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Posts Tagged ‘vegetarian’

The past three years, I’ve had the honor of making Thanksgiving dinner. Not surprisingly, I always strive to make a healthy meal that still reflects the style and aesthetic of traditional Thanksgiving cuisine. My meals are always vegetarian, but this meal was vegan (with the exception of one dessert that uses organic eggs), partially raw, and almost entirely grainless. My food always uses no refined or unnatural sweeteners or artificial ingredients. Everything is from scratch (with the exception of one dessert where I use a pre-made pie crust). I didn’t follow a recipe for everything, but I’ll give you a basic idea of how to re-create these dishes.

Dinner

Raw Vegan Stuffing

Process raw sunflower seeds and almonds (or any other raw nuts or seeds) in the food processor. Add chopped onion, grated carrot, chopped celery, chopped apple, chopped button mushrooms, and fresh sage, thyme, and basil. Add olive oil and sea salt to taste, combine well, and dehydrate in a food dehydrator (I use Excalibur) at 110 degrees for about six hours, stirring every few hours. Dehydrating isn’t completely necessary, but it gave this stuffing a very authentic texture.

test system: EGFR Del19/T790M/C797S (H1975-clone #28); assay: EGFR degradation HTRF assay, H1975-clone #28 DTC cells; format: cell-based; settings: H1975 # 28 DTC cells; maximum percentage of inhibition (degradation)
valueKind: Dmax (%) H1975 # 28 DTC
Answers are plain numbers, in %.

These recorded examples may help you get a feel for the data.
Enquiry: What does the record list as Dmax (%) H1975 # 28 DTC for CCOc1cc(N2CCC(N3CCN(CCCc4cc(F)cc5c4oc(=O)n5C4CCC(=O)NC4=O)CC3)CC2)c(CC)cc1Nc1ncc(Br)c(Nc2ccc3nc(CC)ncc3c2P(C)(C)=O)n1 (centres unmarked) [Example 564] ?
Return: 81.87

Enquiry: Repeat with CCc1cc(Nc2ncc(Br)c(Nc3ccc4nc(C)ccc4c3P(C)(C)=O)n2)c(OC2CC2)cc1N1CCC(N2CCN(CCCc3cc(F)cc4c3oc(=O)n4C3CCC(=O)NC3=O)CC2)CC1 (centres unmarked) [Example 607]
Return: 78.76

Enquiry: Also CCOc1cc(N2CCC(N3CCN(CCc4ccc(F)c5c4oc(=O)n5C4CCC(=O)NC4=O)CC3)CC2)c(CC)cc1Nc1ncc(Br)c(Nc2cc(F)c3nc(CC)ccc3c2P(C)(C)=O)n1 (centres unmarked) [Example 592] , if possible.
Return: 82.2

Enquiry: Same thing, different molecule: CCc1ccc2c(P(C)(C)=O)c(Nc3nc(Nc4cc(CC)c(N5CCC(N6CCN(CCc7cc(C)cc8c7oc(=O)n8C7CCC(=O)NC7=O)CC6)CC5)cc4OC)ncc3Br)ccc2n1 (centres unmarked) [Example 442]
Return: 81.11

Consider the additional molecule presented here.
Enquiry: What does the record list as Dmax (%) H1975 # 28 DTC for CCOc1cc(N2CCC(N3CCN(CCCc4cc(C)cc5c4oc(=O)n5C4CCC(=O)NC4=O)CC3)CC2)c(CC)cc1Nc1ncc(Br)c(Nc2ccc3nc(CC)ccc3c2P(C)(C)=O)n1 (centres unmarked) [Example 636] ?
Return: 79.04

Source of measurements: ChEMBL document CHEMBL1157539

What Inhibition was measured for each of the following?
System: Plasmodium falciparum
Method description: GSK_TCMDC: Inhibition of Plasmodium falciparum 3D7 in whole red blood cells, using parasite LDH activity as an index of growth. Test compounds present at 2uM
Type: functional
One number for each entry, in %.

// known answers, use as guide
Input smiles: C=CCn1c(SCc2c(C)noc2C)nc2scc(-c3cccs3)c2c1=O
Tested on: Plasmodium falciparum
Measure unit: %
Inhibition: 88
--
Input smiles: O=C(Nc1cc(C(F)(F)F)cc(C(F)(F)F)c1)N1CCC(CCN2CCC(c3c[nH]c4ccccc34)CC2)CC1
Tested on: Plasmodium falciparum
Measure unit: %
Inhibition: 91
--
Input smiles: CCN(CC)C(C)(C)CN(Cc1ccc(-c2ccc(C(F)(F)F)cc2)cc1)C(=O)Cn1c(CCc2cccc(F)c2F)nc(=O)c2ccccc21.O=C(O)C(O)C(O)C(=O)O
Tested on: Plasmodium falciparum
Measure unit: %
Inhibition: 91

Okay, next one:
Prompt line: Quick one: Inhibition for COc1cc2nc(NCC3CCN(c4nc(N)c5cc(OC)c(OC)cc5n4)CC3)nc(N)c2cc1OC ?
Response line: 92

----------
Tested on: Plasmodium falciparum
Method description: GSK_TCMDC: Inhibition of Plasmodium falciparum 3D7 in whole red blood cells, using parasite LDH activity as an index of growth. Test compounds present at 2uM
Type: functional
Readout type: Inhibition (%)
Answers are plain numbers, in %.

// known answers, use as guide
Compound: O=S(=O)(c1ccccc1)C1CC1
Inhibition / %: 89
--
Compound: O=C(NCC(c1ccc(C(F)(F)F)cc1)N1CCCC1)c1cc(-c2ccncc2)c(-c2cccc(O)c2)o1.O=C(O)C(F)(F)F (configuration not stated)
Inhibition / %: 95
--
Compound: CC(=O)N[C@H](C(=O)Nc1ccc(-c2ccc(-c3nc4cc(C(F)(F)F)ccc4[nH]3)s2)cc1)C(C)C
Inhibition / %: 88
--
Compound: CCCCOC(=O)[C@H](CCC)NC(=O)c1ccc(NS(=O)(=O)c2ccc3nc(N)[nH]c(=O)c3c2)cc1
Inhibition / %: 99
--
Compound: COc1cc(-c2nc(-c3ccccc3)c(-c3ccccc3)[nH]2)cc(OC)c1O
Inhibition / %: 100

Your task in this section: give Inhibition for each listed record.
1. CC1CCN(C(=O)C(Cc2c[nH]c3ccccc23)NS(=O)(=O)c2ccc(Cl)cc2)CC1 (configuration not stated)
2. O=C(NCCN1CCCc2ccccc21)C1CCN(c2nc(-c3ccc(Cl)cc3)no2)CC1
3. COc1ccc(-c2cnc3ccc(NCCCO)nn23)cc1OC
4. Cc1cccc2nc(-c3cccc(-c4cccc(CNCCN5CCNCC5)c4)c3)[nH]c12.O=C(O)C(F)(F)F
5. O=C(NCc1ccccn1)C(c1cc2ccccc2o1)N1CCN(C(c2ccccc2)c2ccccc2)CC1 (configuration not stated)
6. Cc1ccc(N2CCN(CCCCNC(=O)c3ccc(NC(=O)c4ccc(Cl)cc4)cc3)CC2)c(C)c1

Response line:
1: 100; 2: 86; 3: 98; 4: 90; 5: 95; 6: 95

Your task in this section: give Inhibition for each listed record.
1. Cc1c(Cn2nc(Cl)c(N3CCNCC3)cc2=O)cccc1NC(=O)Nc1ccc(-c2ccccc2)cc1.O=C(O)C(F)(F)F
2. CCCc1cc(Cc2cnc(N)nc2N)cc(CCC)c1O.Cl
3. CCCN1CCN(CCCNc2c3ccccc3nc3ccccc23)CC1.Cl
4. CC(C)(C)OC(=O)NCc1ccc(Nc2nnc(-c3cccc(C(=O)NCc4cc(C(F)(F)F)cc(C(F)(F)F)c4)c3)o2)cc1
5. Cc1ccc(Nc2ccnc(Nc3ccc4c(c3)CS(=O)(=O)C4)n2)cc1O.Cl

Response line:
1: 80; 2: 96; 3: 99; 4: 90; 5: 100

Sautéed Collard Greens

Add chopped onion to a pan with olive oil. Once onions are slightly browned, add finely chopped collard greens and some water to the pan and cover it. Adding water allows the collard greens to steam. Since collard greens are so dense, they need more time to cook than most greens.

Roasted Vegetables

Pre-heat oven to 350F degrees. Cut and peel butternut squash, turnip, red pepper, onion, asparagus, and brussell sprouts to uniform-sized pieces. Coat in olive oil, sea salt, and fresh or dried herbs of choice (rosemary, thyme, etc). Put most dense vegetables (squash, brussell sprouts) in the oven first, followed by onion, peppers, asparagus. Stir vegetables after about 10 minutes to insure browning; continue to cook to desired darkness.

Raw Mashed “Potatoes” (Parsnips)